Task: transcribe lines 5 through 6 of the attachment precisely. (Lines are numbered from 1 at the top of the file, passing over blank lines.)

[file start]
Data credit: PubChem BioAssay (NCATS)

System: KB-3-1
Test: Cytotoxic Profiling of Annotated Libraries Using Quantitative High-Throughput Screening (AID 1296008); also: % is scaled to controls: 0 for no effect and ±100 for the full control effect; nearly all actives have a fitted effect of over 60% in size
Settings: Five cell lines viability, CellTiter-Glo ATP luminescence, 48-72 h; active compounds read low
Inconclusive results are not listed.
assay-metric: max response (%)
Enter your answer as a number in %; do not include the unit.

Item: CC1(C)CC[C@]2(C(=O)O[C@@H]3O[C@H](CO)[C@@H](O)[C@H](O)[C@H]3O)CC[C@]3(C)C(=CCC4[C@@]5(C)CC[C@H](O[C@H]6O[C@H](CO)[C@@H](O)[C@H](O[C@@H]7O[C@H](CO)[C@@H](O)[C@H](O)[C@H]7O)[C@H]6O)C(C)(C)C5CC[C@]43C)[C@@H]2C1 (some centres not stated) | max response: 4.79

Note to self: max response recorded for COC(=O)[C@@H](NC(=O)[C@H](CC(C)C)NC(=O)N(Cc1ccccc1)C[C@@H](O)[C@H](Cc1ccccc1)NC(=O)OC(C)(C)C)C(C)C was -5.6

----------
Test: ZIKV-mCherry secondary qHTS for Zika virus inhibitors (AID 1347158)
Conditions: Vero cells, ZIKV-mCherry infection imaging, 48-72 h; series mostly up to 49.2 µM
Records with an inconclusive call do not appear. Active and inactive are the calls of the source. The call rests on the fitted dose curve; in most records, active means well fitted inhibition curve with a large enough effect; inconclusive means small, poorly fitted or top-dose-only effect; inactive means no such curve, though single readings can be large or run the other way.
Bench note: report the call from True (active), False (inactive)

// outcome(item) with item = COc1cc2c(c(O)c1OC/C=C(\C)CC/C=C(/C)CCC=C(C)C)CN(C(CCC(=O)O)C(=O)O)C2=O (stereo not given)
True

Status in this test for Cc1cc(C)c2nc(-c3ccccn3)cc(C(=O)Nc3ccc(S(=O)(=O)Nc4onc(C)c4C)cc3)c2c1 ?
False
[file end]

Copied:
Inconclusive results are not listed.
assay-metric: max response (%)